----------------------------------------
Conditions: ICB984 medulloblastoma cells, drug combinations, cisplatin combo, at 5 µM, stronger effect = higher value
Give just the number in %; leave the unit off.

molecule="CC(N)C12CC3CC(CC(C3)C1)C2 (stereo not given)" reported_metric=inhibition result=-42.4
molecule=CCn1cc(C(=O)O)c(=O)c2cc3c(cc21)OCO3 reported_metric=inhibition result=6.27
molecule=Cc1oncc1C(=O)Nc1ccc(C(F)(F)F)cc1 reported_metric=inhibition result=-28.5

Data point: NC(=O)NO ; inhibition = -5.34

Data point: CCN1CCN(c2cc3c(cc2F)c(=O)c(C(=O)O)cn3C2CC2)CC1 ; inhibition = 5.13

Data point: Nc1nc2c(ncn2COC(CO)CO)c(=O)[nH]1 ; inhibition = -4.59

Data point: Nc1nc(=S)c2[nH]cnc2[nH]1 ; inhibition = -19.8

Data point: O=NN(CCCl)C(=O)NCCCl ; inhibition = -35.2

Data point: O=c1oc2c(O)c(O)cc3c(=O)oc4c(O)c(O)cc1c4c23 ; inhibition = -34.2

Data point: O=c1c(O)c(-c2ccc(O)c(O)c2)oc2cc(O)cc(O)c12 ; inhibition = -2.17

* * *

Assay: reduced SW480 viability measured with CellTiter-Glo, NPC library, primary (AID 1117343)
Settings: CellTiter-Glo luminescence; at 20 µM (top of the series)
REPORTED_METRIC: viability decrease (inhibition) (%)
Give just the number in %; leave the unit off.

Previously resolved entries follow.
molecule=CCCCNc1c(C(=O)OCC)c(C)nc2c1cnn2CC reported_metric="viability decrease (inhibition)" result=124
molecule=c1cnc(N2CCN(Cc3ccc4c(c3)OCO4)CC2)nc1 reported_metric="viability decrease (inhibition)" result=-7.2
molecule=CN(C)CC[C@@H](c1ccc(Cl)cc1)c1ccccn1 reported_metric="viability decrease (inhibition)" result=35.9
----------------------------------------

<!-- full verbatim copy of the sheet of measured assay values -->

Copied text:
Conditions: ICB984 medulloblastoma cells, drug combinations, cisplatin combo, at 5 µM, stronger effect = higher value
Give just the number in %; leave the unit off.

molecule="CC(N)C12CC3CC(CC(C3)C1)C2 (stereo not given)" reported_metric=inhibition result=-42.4
molecule=CCn1cc(C(=O)O)c(=O)c2cc3c(cc21)OCO3 reported_metric=inhibition result=6.27
molecule=Cc1oncc1C(=O)Nc1ccc(C(F)(F)F)cc1 reported_metric=inhibition result=-28.5

Data point: NC(=O)NO ; inhibition = -5.34

Data point: CCN1CCN(c2cc3c(cc2F)c(=O)c(C(=O)O)cn3C2CC2)CC1 ; inhibition = 5.13

Data point: Nc1nc2c(ncn2COC(CO)CO)c(=O)[nH]1 ; inhibition = -4.59

Data point: Nc1nc(=S)c2[nH]cnc2[nH]1 ; inhibition = -19.8

Data point: O=NN(CCCl)C(=O)NCCCl ; inhibition = -35.2

Data point: O=c1oc2c(O)c(O)cc3c(=O)oc4c(O)c(O)cc1c4c23 ; inhibition = -34.2

Data point: O=c1c(O)c(-c2ccc(O)c(O)c2)oc2cc(O)cc(O)c12 ; inhibition = -2.17

* * *

Assay: reduced SW480 viability measured with CellTiter-Glo, NPC library, primary (AID 1117343)
Settings: CellTiter-Glo luminescence; at 20 µM (top of the series)
REPORTED_METRIC: viability decrease (inhibition) (%)
Give just the number in %; leave the unit off.

Previously resolved entries follow.
molecule=CCCCNc1c(C(=O)OCC)c(C)nc2c1cnn2CC reported_metric="viability decrease (inhibition)" result=124
molecule=c1cnc(N2CCN(Cc3ccc4c(c3)OCO4)CC2)nc1 reported_metric="viability decrease (inhibition)" result=-7.2
molecule=CN(C)CC[C@@H](c1ccc(Cl)cc1)c1ccccn1 reported_metric="viability decrease (inhibition)" result=35.9